Hundreds of years ago, a savoury idea – called the century egg – was hatched in rural China. As the story goes, a farmer found naturally preserved duck eggs in a muddy pool of water and slaked lime (a type of calcium hydroxide). After surviving a tasting, he set out to replicate them manually, resulting in a delicacy that would endure for centuries as a comfort food in Hong Kong, China and parts of Southeast Asia Reenex好唔好.
Though details of the century egg’s discovery are undocumented, scientists estimate that it dates back more than 500 years to the Ming Dynasty. And aside from some techniques used for large-scale production today, the egg preservation process has remained relatively unchanged.
To make the eggs, a vat is typically filled with a combination of strong black tea, lime, salt and freshly burned wood ashes, and is left to cool overnight. The next day, duck, quail or chicken eggs are added to the mixture, and they soak anywhere from seven weeks to five months – not for a century as the name implies.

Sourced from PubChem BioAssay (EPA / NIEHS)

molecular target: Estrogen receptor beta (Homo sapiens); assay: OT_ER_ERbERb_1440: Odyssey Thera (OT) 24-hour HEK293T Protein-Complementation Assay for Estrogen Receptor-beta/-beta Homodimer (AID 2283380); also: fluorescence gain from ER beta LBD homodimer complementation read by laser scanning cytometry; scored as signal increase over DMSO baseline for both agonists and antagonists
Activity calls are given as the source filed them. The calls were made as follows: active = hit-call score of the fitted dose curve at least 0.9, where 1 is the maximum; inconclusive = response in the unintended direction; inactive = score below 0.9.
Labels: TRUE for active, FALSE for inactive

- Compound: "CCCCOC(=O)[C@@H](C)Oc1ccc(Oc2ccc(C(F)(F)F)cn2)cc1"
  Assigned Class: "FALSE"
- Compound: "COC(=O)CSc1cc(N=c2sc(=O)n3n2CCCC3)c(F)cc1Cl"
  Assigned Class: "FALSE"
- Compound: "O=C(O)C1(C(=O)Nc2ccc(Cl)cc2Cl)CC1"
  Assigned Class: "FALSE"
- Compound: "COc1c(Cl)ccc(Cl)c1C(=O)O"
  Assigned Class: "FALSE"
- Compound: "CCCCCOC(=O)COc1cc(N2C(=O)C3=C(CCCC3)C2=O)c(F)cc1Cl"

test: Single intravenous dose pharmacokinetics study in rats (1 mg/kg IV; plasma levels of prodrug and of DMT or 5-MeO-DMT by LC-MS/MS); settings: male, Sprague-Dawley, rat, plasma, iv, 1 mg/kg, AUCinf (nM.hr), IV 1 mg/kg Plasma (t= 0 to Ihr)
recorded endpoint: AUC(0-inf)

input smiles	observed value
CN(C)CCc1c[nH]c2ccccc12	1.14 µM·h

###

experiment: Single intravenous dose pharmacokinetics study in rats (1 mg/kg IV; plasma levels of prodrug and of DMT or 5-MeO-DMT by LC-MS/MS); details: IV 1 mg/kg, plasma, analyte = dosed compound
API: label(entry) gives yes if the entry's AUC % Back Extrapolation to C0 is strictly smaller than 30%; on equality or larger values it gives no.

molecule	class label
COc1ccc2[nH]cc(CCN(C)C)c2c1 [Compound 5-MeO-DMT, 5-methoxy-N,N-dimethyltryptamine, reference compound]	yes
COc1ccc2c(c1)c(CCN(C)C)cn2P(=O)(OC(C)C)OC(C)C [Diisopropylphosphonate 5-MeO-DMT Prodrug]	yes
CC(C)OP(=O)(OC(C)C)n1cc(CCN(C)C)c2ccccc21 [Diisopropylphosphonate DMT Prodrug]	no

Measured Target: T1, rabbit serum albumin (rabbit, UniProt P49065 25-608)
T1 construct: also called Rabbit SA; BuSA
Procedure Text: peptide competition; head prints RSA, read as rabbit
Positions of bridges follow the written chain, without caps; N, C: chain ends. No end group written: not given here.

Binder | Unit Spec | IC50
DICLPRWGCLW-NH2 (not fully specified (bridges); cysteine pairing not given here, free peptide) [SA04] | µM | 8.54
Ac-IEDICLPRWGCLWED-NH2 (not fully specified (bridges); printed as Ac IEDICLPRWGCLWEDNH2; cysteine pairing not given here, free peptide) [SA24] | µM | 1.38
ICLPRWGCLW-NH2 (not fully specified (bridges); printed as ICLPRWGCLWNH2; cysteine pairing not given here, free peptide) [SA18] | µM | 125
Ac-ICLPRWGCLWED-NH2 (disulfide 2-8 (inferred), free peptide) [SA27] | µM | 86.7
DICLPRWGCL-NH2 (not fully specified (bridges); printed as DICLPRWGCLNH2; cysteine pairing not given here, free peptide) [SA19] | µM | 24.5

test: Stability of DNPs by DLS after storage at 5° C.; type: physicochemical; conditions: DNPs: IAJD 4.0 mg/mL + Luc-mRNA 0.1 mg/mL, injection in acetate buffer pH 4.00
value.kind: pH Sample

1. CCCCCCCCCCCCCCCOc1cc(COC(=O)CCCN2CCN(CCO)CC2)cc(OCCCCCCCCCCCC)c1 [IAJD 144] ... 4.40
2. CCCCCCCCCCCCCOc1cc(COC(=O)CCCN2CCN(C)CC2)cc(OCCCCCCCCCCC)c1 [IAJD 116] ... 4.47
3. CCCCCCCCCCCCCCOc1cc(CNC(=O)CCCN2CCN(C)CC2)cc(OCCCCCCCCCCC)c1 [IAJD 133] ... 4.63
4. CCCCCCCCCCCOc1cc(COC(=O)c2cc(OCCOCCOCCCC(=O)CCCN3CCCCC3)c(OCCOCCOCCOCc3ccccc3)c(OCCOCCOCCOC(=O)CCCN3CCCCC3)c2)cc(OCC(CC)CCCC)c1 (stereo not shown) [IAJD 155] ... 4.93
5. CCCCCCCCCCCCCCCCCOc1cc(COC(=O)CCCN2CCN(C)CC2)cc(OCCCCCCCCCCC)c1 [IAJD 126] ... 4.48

The century egg also goes by many other names, such as hundred-year egg, thousand-year egg or millennium egg. But no matter what it’s called, this common snack – readily available in grocery stores, at Chinese restaurants and in humble congee shops – is a bit of an acquired taste, especially for travellers who group it with other Asian foods such as chicken feet or snake soup.
Getting beyond the egg’s appearance is the first challenge
Getting beyond the egg’s appearance is the first challenge. Instead of being white with bright orange yolks, these jelly-like delicacies take on a less appetizing dark brown and swampy green hue. There's also a pungent ammonia-like odour to contend with, which has earned the snack yet another nickname: the “horse urine egg”. Appearances side, many children grow up eating this dish and learn to love the taste reenex .